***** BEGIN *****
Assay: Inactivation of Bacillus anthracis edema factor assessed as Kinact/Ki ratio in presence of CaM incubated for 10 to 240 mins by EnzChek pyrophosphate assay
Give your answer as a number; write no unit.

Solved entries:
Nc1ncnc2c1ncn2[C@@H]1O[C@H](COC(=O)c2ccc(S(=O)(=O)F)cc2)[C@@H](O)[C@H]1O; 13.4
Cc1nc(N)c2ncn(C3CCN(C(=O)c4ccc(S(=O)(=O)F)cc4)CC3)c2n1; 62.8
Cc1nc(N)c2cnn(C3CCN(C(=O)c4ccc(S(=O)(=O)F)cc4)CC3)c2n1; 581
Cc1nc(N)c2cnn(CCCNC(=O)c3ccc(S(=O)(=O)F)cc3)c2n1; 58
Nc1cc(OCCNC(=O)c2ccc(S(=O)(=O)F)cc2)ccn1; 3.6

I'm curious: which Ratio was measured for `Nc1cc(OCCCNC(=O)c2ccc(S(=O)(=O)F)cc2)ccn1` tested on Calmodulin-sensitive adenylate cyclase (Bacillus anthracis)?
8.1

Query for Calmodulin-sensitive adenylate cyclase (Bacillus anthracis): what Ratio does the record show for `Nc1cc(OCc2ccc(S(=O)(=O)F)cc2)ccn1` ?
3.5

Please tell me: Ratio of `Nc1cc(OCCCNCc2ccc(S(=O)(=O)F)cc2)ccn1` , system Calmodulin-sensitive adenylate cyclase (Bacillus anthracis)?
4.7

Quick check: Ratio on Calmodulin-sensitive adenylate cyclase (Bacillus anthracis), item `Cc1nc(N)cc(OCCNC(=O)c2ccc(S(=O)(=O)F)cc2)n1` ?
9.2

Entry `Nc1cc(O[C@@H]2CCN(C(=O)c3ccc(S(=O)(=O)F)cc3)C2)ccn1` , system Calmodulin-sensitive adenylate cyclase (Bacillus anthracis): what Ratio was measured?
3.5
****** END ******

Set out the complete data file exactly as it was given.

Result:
Assay: Inactivation of Bacillus anthracis edema factor assessed as Kinact/Ki ratio in presence of CaM incubated for 10 to 240 mins by EnzChek pyrophosphate assay
Give your answer as a number; write no unit.

Solved entries:
Nc1ncnc2c1ncn2[C@@H]1O[C@H](COC(=O)c2ccc(S(=O)(=O)F)cc2)[C@@H](O)[C@H]1O; 13.4
Cc1nc(N)c2ncn(C3CCN(C(=O)c4ccc(S(=O)(=O)F)cc4)CC3)c2n1; 62.8
Cc1nc(N)c2cnn(C3CCN(C(=O)c4ccc(S(=O)(=O)F)cc4)CC3)c2n1; 581
Cc1nc(N)c2cnn(CCCNC(=O)c3ccc(S(=O)(=O)F)cc3)c2n1; 58
Nc1cc(OCCNC(=O)c2ccc(S(=O)(=O)F)cc2)ccn1; 3.6

I'm curious: which Ratio was measured for `Nc1cc(OCCCNC(=O)c2ccc(S(=O)(=O)F)cc2)ccn1` tested on Calmodulin-sensitive adenylate cyclase (Bacillus anthracis)?
8.1

Query for Calmodulin-sensitive adenylate cyclase (Bacillus anthracis): what Ratio does the record show for `Nc1cc(OCc2ccc(S(=O)(=O)F)cc2)ccn1` ?
3.5

Please tell me: Ratio of `Nc1cc(OCCCNCc2ccc(S(=O)(=O)F)cc2)ccn1` , system Calmodulin-sensitive adenylate cyclase (Bacillus anthracis)?
4.7

Quick check: Ratio on Calmodulin-sensitive adenylate cyclase (Bacillus anthracis), item `Cc1nc(N)cc(OCCNC(=O)c2ccc(S(=O)(=O)F)cc2)n1` ?
9.2

Entry `Nc1cc(O[C@@H]2CCN(C(=O)c3ccc(S(=O)(=O)F)cc3)C2)ccn1` , system Calmodulin-sensitive adenylate cyclase (Bacillus anthracis): what Ratio was measured?
3.5